The new documentary "Bully," which shines a light on a problem affecting millions of young people, makes its Michigan debut Friday, opening at movie theaters in Birmingham and Livonia.
The film has already attracted some local notoriety due a letter-writing campaign started by Katy Butler, an Ann Arbor teen who persuaded the Motion Picture Association of America to lower the documentary's rating from R to PG-13.
Filmed in 2009 and 2010, the movie documents the lives of five children and their families over that school year, and also touches on the stories of two families that lost children to bully-related suicides.
Dr. Marlene Seltzer is a physician who is developing a bullying treatment program called NoBLE (No Bullying Live Empowered) at William Beaumont Hospital in Royal Oak. Although Seltzer has only seen the trailer for "Bully" at this point, she told The Huffington Post she found it to be very moving.
"It's extremely powerful. It showed one of the children being bullied and it's incredibly violent," she said. "It sends out a strong message that this can't be tolerated."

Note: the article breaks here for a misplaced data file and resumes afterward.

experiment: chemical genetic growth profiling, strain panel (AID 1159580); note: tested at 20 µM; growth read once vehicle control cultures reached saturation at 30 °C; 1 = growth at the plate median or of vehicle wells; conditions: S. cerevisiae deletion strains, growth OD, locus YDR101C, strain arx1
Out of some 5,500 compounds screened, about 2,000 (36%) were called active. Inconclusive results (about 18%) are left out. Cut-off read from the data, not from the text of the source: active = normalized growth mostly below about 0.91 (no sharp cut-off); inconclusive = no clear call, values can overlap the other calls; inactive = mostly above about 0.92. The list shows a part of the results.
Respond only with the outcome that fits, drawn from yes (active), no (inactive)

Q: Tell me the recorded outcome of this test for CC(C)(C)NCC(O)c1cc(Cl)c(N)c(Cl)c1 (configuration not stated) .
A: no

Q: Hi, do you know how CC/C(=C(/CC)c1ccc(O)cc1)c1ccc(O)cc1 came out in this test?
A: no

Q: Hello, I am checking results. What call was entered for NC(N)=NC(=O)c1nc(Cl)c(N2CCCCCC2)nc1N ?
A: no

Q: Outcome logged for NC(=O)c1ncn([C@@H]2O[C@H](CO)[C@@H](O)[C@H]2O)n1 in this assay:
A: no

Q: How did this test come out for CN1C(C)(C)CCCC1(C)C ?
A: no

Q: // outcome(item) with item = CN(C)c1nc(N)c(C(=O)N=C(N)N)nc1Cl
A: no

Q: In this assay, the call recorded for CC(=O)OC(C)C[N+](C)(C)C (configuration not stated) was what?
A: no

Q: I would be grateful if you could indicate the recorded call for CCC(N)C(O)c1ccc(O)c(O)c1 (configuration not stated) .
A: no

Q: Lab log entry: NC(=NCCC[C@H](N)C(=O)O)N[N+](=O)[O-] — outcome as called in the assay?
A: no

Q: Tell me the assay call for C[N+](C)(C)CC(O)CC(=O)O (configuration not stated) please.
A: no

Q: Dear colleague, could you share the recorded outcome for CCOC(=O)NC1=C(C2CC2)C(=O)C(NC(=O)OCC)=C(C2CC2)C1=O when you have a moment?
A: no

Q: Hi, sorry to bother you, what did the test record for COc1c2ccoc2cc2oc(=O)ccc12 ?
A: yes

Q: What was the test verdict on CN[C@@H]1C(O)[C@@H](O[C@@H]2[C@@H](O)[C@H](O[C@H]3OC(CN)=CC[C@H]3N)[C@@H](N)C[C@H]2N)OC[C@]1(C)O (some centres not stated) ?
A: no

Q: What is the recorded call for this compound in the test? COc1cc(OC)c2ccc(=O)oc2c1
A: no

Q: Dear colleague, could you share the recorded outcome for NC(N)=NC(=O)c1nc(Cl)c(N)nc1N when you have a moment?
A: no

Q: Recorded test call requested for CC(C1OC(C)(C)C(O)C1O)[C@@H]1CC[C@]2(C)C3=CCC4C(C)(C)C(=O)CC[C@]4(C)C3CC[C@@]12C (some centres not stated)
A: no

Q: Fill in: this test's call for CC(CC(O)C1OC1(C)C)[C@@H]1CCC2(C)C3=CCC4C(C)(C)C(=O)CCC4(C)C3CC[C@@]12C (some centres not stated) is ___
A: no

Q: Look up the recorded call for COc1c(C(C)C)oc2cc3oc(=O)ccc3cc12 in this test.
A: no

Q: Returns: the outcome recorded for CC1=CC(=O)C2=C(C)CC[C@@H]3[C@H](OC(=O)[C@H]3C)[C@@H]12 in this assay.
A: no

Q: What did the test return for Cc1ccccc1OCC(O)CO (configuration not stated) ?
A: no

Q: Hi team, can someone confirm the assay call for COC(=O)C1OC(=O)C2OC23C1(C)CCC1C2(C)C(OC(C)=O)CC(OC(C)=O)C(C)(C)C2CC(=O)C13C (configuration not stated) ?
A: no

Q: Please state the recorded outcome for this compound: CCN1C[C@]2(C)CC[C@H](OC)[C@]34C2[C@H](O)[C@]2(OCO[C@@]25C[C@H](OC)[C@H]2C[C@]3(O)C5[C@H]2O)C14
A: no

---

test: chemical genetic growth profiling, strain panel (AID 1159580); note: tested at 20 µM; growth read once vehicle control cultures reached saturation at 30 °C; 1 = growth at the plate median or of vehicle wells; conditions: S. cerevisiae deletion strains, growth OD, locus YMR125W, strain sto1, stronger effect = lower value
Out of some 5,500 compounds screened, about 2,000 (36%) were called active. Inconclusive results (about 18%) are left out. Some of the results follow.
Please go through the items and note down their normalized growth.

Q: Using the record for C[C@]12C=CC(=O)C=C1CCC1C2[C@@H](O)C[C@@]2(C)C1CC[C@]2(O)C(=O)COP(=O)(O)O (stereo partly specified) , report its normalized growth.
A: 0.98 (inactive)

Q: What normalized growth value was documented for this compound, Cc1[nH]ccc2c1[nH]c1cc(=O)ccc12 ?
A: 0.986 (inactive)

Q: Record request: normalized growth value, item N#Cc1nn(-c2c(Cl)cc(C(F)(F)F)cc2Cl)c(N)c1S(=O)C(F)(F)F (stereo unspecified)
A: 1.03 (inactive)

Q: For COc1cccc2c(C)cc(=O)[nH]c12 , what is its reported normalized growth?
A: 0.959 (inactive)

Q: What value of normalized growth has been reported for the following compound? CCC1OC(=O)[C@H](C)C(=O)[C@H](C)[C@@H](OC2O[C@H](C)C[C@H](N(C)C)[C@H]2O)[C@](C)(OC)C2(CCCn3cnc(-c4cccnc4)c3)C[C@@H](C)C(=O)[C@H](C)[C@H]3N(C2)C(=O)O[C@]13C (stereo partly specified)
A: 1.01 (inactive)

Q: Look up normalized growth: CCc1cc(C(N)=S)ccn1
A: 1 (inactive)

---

She says the impact of the practice here in Michigan is troubling.
A Michigan Department of Education report turned up 34,242 incidents of bullying in state schools during the 2010-2011 school year, a number Seltzer believes is low by at least 50 percent.
Seltzer, whose background is in gynecology and obstetrics, became interested in treating bullying after hearing an account of high school students who had planned to post footage of them beating up a fellow student on Youtube.
Seltzer said bullying often leads to physical symptoms that such as stomachaches, headaches, dizziness, bed-wetting as well as problems like depression, anxiety, low self-esteem, eating disorders and substance abuse, adding that these issues can affect witnesses and perpetrators of bullying as well as victims.
She has been developing NoBLE with Alonzo Lewis, Vice President of Beaumont's Women's and Children's Services. The two of them hope to make it financially accessible to all children and to pick up where school bullying prevention programs leave off.
"We're trying to fill the gap on the other side, so when these kid are suffering they have a place to go. Schools don't have the resources to provide counseling on a regular basis."
The program launches on May 4. More information will soon be available at the Beaumont Children's Hospital website.
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